This is gonna be hard for her. How do I explain what happened?

    Tim sighed. “Hillary, I have some bad news.” He tried easing his way into it, but his stammering made it worse.

    Hillary’s smile dropped. Her eyes filled with fright. “Why?” she shouted.

    “It just didn’t work out,” Tim stuttered.

    Hillary slapped the legs of her black pants in disgust. “This is not good! First, the job at the bank? Now this?” Tears formed in her eyes. “What is going on with you, Tim? What are we gonna do now?”

    I really don’t know where God wants me, but she probably doesn’t want to hear about God right now. “I called Renee, my recruiter. Left her a voicemail. Hopefully, she’ll call me back tomorrow. Don’t worry, I’ll figure this all out.” Tim’s voice was cracking.

    Hillary huffed. “You better! Look, I gotta get out of here and clear my head. I’m going to Whole Foods. Keep an eye on them for me.”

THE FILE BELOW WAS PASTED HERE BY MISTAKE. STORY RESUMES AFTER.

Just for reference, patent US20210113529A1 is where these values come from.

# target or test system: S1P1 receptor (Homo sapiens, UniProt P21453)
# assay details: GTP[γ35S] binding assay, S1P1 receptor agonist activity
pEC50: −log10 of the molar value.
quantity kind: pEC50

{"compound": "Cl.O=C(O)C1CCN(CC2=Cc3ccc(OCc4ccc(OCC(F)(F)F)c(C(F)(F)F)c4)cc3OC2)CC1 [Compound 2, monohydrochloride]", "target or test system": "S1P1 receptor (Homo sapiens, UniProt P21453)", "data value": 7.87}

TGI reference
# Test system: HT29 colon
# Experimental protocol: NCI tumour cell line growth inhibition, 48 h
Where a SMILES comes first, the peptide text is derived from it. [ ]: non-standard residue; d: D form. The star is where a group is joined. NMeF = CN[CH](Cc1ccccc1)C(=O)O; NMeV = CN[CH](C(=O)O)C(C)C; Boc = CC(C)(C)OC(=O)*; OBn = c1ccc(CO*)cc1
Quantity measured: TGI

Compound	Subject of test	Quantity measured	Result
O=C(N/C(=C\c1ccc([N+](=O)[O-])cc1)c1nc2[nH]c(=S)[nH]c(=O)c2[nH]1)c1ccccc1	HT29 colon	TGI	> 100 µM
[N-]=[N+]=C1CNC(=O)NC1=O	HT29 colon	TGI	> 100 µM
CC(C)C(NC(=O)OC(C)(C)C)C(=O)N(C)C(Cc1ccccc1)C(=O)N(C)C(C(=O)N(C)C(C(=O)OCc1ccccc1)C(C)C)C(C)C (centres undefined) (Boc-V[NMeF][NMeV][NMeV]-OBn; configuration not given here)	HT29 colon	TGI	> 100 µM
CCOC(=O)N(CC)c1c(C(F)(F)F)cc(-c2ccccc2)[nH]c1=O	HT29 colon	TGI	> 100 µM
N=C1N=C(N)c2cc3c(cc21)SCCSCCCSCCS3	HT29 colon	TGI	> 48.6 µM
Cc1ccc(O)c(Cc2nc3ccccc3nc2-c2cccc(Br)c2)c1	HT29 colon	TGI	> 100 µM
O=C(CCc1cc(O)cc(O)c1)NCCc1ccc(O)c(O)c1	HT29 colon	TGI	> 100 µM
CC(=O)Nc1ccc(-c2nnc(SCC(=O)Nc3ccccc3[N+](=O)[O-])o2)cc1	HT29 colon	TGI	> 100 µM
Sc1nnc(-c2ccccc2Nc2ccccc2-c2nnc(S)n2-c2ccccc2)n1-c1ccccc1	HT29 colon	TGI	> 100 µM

Tim hung his head and avoided eye contact with his kids. What sort of a father am I? How am I gonna provide for Hillary and these kids now?

    His six-year-old son grabbed him by the hand. “Wuh-wuh.”

    “You want water, AJ?” Tim croaked. He sighed. “Okay, I’ll get it.” With his head still hanging, he trudged over to the refrigerator.

    His eight-year-old daughter sat at the table. She clutched her green LeapFrog Academy tablet and glued her eyes to YouTube. “No Wi-Fi?” she suddenly shrieked. She started crying like the baby George on the Peppa Pig cartoon. Angrily, she banged her tablet on the table.

    “Riley, stop it!” shouted Tim. “I’m in no mood for this!” He gritted his teeth, ripped his tie off, threw it, and knocked unopened mail off the counter.

    Riley cried harder.

    “This is all I need right now,” Tim muttered.

    He called a few local churches to see if a priest were available. He could use a man of God’s help right now, but no luck with that, either.

    Gotta cool it. Tim replaced his Samsung in his pocket. The kids are innocent in all of this. ”Riley, I’m sorry I got mad before, honey. Daddy just had a tough day.” He walked over to the table and hugged her. “How was school today?”